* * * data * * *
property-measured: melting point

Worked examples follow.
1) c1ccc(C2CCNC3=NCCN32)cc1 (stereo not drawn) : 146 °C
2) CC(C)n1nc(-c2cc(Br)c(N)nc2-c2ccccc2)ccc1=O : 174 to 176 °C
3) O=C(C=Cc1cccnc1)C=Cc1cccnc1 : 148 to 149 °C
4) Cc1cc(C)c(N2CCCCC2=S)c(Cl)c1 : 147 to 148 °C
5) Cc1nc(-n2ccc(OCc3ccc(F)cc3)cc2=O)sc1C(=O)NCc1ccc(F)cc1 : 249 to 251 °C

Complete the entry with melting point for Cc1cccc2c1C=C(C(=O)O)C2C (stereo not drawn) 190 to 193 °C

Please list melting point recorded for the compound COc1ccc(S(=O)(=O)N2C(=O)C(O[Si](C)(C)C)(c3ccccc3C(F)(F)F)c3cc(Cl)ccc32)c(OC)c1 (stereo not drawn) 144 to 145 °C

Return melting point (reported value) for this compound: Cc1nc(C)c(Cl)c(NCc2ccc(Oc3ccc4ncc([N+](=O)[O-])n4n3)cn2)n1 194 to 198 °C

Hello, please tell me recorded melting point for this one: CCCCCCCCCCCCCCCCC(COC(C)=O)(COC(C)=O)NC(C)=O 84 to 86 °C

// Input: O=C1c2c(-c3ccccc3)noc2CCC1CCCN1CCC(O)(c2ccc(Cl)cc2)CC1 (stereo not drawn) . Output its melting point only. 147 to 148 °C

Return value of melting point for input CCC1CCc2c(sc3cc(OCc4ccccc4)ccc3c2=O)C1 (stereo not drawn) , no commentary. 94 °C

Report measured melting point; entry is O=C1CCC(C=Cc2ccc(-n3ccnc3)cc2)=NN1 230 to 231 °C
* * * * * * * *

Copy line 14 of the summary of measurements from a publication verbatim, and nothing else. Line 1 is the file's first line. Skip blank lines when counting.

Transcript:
Report measured melting point; entry is O=C1CCC(C=Cc2ccc(-n3ccnc3)cc2)=NN1 230 to 231 °C